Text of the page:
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Title: Improving communication for residents in aged care Hostels: a case study
Contributor(s): Weatherley, Alison June (author); Smith, Larry (supervisor); Avery, Alan (supervisor)
Conferred Date: 2010
Copyright Date: 2009
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Abstract: The purpose of this exploratory case study was to investigate the factors that influence the quality and effectiveness of the communication that a resident experiences in a low care Hostel setting within a residential aged care facility, and the way that those factors interact. In particular, the study aimed to provide a rich description of the communication complexities and interactions for residents in a residential aged care facility by using the residents' own words, experiences, perceptions and interpretations. Previous research has focused on aged care facilities providing high-level health care and support. This research represents the first rigorous study that has attempted to understanding the important issue of effective communication in the context of a low-care residential facility for the aged – a facility in which the residents are still comparatively healthy and mentally acute. The study was guided by four key research questions: What is the context for communication in a low-care residential aged care facility? What factors impede effective communication from the resident's perspective in those facilities? What factors assist effective communication from the resident's perspective in those facilities? What model is most likely to maximize the quality of communication for residents in a low-care residential aged care facility? The research paradigm used to investigate these questions was case study research using a symbolic interactionist approach. Symbolic interaction is a type of interpretive ethnomethodology that focuses on the ways that people construct meaning in a context. The case for the study was a not-for-profit aged care residential facility in a semi-rural area of Queensland, Australia, and the research focused on the lived experiences of ten residents at the facility. The findings from the study suggest that the factors that most influence effective communication in a low-care residential facility for the aged are: the personalities and intentions of the staff members; what residents have in common with their friends; family and other residents; life-long relationships; religion; and face-to-face communication. Hindering communication appear to be: time and distance apart; staff who do not genuinely talk with and listen to residents; patronizing talk; and feelings of dependency. A conceptual model has been developed that diagrammatically illustrates how those factors interact to affect the quality of communication in the case study facility.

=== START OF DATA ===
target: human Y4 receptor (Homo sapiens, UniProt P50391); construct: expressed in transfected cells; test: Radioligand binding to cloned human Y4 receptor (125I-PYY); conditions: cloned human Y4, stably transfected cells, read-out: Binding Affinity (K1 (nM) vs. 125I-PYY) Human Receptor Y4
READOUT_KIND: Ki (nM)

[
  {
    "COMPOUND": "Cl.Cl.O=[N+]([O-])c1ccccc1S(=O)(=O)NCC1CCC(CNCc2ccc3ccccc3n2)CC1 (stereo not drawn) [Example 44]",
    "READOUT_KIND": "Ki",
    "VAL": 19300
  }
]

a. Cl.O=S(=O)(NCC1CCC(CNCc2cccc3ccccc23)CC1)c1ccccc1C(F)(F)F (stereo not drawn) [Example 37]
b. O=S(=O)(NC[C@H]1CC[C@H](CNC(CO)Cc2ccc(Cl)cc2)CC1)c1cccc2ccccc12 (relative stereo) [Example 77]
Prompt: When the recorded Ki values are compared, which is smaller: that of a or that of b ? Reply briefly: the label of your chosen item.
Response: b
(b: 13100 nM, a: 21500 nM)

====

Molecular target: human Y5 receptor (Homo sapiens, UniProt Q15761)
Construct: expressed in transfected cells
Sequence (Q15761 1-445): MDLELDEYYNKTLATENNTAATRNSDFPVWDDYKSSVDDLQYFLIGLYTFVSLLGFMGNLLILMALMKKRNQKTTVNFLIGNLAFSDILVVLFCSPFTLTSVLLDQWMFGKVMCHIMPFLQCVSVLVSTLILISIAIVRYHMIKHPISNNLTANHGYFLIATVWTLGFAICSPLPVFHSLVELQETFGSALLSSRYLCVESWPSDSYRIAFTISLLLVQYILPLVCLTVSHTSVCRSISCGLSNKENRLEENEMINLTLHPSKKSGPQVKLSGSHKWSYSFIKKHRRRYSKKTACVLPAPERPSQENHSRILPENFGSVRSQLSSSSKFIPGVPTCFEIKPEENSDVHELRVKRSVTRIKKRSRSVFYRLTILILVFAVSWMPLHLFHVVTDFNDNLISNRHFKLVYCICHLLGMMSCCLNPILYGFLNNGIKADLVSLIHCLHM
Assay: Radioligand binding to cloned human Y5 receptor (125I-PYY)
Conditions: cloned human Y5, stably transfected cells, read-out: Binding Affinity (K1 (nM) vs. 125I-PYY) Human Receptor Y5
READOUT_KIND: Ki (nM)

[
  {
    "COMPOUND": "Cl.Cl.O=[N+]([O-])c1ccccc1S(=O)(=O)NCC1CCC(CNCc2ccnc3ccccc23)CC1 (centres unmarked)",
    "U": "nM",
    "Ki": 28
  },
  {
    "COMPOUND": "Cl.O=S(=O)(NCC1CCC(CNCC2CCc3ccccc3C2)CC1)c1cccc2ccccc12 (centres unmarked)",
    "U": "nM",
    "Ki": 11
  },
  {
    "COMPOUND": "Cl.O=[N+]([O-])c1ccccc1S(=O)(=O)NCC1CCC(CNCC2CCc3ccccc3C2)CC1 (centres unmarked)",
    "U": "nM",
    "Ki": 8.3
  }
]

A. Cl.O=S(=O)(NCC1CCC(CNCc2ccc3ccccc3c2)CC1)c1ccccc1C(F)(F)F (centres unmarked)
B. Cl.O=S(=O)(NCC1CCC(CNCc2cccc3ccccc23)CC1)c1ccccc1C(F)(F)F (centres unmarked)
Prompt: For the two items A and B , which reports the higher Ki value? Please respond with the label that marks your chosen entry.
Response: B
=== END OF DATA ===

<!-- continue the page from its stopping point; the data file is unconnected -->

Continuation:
Publication Type: Thesis Doctoral
Field of Research Codes: 130209 Medicine, Nursing and Health Curriculum and Pedagogy
111001 Aged Care Nursing
150305 Human Resources Management
Rights Statement: Copyright 2009 - Alison June Weatherley
HERDC Category Description: T2 Thesis - Doctorate by Research
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